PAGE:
“It’s pretty much basketball all day, every day,” Zajac said. “It’s fun to see how the kids enjoy it and love the game.” 

Tecumseh, which has won a combined 39 games over the past two seasons, has loaded up its schedule, playing a collection of nonconference teams that made deep tournament runs and won conference championships last season. Tecumseh plays in the Icebreaker event at Ypsilanti Arbor Prep against Detroit Country Day on Saturday and also faces Temperance-Bedford (23-1 last season), reigning Division 3 runner-up Blissfield and Grand Blanc.  

Without a senior on the team and no JV squad, Tecumseh will play essentially this group for the next 50 or more games. It’s a two-year window with virtually the same team. 

“We’re doing what we can to win this year,” Zajac said. “We want this year to be super successful. We are just taking it one game at a time and going from there. We want to keep building and getting better every day, every game. Hopefully by the end of next year, we’ll be where we need to be.”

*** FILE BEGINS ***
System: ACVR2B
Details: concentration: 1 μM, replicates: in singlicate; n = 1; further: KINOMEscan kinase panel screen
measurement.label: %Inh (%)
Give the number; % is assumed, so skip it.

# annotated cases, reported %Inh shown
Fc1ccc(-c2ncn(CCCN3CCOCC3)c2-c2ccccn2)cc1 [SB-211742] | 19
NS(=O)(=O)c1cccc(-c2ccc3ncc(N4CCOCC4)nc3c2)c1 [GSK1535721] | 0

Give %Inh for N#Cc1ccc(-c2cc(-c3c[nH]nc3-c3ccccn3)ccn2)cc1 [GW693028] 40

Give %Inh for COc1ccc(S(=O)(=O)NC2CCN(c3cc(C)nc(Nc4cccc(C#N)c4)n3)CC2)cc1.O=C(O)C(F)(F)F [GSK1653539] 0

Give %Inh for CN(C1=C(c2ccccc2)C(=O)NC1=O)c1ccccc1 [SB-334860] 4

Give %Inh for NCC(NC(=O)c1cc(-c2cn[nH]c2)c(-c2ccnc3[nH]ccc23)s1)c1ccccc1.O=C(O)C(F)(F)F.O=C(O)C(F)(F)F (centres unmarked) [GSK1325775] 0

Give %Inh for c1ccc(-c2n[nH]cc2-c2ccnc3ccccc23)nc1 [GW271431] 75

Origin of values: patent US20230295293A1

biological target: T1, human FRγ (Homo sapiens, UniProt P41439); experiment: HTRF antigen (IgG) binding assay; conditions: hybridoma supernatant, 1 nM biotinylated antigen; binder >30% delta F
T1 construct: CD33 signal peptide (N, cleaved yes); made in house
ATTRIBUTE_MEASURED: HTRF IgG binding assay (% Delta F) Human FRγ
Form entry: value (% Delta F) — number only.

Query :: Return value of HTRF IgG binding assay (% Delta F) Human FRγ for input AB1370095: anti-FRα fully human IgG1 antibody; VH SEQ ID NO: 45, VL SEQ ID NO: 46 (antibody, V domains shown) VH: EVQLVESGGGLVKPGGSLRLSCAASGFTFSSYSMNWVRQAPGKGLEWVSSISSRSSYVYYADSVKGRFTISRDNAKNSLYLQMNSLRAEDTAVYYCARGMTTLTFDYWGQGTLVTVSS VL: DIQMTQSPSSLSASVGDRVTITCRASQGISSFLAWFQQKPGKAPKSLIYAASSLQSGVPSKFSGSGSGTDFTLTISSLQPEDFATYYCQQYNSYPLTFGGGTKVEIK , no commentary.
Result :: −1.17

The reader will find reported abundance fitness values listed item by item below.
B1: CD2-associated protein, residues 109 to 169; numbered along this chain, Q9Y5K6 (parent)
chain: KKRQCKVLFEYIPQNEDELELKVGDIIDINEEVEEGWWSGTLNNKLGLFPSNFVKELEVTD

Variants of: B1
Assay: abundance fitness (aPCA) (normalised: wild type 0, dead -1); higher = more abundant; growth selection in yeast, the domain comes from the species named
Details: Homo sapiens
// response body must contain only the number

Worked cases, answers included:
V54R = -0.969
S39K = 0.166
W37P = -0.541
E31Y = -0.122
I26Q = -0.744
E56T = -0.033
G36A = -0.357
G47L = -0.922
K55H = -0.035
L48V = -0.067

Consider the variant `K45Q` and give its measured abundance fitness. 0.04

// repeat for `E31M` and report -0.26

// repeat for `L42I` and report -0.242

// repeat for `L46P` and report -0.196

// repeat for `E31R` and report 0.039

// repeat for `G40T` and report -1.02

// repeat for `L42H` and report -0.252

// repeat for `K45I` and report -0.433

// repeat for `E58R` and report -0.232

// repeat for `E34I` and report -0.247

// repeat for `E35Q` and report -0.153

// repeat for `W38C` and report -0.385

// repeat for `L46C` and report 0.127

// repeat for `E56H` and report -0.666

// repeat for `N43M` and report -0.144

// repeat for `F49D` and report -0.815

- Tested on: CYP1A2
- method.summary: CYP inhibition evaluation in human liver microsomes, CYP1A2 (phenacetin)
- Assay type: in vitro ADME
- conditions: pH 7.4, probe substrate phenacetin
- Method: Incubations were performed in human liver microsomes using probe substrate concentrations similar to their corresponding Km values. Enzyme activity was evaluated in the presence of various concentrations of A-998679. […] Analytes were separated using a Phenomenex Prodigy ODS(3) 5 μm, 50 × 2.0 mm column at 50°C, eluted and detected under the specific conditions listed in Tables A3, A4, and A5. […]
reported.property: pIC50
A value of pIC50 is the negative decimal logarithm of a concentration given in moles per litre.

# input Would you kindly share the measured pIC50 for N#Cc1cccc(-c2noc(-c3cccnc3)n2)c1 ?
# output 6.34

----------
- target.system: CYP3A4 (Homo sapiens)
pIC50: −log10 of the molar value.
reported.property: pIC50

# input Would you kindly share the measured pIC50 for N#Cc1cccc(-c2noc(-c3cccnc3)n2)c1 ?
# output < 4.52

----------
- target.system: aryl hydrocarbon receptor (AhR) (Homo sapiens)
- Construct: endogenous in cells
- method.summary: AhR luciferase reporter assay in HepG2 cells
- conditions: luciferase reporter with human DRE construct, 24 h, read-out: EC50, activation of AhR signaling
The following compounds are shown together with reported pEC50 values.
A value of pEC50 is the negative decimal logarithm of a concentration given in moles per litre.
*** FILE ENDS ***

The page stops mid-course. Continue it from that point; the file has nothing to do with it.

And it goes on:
Doug DonnellyDoug Donnelly has served as a sports and news reporter and city editor over 25 years, writing for the Daily Chief-Union in Upper Sandusky, Ohio from 1992-1995, the Monroe Evening News from 1995-2012 and the Adrian Daily Telegram since 2013. He's also written a book on high school basketball in Monroe County and compiles record books for various schools in southeast Michigan. E-mail him at [email protected] with story ideas for Jackson, Washtenaw, Hillsdale, Lenawee and Monroe counties.

PHOTOS (Top) Tecumseh’s Alli Zajac makes her move toward the lane last season against Adrian. (Middle) Kristy Zajac coaches her team, which finished 20-5 in 2022-23. (Photos by Deloris Clark-Osborne/Adrian Daily Telegram.)